Do the Changes Presented Constitute Cause to Alter the Child Support as Agreed According to Arizona Law?
The trial court found the first two changes presented not eligible under the Arizona law used to interpret matters regarding child support and spousal support awards and amounts. The first was found not applicable to the awarding or amount of the award of child support due to the fact that the debt was incurred voluntarily. The ability to pay child support is determined by viewing the support obligation as a primary obligation that supersedes all other financial obligations.
The second was not considered cause to alter child support as the Appellant’s new husband has no obligation to support the children of the two parties (James & Julia Marie). The last was found to be a “substantial and continuing change of circumstance” that resulted in the termination of child support. While the Appellant argued that the change in her employment status should not be considered a substantial and continuing change because it was within the contemplation of both parties involved at the time when the original agreement was put in place, the Court of Appeals of Arizona agreed with the trial court in support of termination of child support due to evidence that suggested that even the Appellant’s graduation from the university was not seen as a foregone conclusion and therefore employment could not have been expected and in now way could there has been an accurate estimation of income at the time of the original agreement.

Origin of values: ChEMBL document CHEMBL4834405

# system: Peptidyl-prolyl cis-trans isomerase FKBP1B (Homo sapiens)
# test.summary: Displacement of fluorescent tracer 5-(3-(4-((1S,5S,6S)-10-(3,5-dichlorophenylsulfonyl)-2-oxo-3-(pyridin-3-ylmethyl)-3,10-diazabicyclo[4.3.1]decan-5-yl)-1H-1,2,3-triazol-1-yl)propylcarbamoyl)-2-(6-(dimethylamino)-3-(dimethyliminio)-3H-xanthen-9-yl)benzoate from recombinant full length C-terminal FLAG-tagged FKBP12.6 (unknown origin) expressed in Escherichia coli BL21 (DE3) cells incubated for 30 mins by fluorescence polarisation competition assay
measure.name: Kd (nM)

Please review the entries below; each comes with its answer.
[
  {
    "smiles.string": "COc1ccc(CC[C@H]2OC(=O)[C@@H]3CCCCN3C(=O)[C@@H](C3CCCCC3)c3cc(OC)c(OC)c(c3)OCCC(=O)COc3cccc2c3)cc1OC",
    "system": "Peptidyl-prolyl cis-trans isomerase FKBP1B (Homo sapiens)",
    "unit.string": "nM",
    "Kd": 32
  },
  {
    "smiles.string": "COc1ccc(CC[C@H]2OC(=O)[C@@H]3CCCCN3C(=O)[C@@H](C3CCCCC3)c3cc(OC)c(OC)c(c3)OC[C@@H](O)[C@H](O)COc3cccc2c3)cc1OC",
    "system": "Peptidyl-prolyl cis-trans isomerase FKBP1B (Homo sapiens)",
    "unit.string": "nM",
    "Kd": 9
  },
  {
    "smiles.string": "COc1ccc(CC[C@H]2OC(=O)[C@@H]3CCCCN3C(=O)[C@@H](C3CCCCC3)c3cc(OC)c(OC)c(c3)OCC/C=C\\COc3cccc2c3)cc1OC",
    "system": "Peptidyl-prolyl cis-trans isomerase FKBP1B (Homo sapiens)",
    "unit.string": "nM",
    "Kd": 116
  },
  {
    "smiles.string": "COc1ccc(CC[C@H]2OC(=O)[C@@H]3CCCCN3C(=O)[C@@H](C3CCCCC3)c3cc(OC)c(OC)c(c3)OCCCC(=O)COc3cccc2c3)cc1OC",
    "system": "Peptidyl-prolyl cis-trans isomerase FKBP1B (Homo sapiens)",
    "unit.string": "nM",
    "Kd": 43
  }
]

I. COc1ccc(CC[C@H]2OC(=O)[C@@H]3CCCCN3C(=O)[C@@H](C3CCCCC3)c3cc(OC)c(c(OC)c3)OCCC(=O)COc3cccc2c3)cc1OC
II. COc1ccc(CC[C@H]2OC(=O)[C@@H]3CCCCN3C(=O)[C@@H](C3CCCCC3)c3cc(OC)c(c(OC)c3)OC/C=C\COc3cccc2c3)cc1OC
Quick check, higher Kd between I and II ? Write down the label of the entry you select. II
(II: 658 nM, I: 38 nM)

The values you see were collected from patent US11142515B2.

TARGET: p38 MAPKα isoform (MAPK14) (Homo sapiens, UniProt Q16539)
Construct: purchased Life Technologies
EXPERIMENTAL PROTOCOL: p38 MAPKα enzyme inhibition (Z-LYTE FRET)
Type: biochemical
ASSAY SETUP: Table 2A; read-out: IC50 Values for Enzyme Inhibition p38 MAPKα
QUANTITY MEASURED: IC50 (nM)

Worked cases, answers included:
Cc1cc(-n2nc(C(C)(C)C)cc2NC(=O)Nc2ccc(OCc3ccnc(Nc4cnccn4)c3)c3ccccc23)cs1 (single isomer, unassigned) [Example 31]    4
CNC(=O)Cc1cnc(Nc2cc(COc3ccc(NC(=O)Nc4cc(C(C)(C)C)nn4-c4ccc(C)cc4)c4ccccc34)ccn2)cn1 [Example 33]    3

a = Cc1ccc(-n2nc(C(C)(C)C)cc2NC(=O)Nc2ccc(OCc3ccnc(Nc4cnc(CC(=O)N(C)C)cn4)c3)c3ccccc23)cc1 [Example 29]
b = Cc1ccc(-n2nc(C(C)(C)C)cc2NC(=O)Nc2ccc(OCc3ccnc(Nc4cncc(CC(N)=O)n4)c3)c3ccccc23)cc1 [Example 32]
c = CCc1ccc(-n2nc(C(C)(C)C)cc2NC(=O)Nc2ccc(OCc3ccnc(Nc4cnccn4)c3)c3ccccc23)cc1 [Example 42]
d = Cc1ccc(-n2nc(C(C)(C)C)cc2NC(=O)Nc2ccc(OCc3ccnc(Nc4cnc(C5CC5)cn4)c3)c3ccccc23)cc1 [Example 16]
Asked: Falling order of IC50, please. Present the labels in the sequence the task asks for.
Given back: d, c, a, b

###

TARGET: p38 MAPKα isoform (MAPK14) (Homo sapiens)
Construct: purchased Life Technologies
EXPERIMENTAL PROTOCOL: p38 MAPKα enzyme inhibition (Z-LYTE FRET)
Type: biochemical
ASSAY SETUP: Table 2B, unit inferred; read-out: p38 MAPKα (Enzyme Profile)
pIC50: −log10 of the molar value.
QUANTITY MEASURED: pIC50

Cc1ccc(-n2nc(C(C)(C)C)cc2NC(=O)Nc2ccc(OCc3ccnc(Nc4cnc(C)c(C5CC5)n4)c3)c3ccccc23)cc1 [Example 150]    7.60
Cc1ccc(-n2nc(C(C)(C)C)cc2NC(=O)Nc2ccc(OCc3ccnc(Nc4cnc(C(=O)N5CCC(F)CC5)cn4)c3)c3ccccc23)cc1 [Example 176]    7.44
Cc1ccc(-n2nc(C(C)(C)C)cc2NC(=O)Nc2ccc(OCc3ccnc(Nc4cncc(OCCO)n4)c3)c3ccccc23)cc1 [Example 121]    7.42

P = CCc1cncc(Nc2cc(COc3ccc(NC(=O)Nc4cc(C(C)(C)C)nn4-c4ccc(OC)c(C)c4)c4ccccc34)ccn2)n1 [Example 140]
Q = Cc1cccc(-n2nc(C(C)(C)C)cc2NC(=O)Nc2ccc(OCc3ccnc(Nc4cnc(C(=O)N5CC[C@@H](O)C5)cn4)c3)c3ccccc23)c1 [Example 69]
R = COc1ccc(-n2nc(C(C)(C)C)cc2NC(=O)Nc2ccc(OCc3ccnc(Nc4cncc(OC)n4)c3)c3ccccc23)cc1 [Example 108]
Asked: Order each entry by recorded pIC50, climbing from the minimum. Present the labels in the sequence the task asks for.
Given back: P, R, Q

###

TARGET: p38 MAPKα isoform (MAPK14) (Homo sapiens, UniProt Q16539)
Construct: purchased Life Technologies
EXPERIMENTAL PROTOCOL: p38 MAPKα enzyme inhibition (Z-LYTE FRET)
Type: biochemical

Related Legal Considerations for Modification and Termination of Support Requests:
The increase in income of the custodial parent does not always constitute cause for modification or termination of child support on the part of the noncustodial parent – even if it is substantial, continuing and unforeseen. The increase in income on its own does not decrease the noncustodial parent’s responsibility for providing for the support of their child (See Beddoes v. Beddoes, 155 Colo. 115, 393 P.2d 1(1964); Holbrook v. Holbrook. 116 Utah 114, 208 P.2d 1113(1949); Annot. 89A.L.R.2d 7, § 37 (1963).
The increase should be considered potential cause for modification/termination of support in cases where the noncustodial parent is bearing a greater share of the burden of support under the current agreement; this is frequently the case when the custodial parent was not employed at the time of the original agreement (See Holesinger v. Holesinger, 252 Iowa 374, 107 N.W.2d 247 (1961).
In this particular ruling, Jarvis v. Jarvis, 27 Ariz. App. 266, 553 P.2d 1251(1976), is controlling. In Jarvis, the father’s support obligation to the mother, who had been unemployed at the time of the divorce, but had since gained employment, was reduced. In Jorgensen v. Jorgensen, Appellant (Julia Marie) was unemployed at the time of the dissolution of marriage. At that time, the appellee (James) assumed the entire burden of support for both children.
At the time of the hearing for modification, he was providing full support for one child and a substantial amount of the support for the second. There had been a substantial and continuing change in the appellant’s (Julia Marie) ability to provide financial support to the parties’ children. This made it unnecessary for the appellee to continue to bear a larger share of the support obligation for the children. These facts led the court to modify the decree, leaving each party providing the full support for one of their two children. The Court of Appeals of Arizona found that the eminent fairness of the trial court’s decision made it impossible to not to support the decision – no abuse of discretion was found.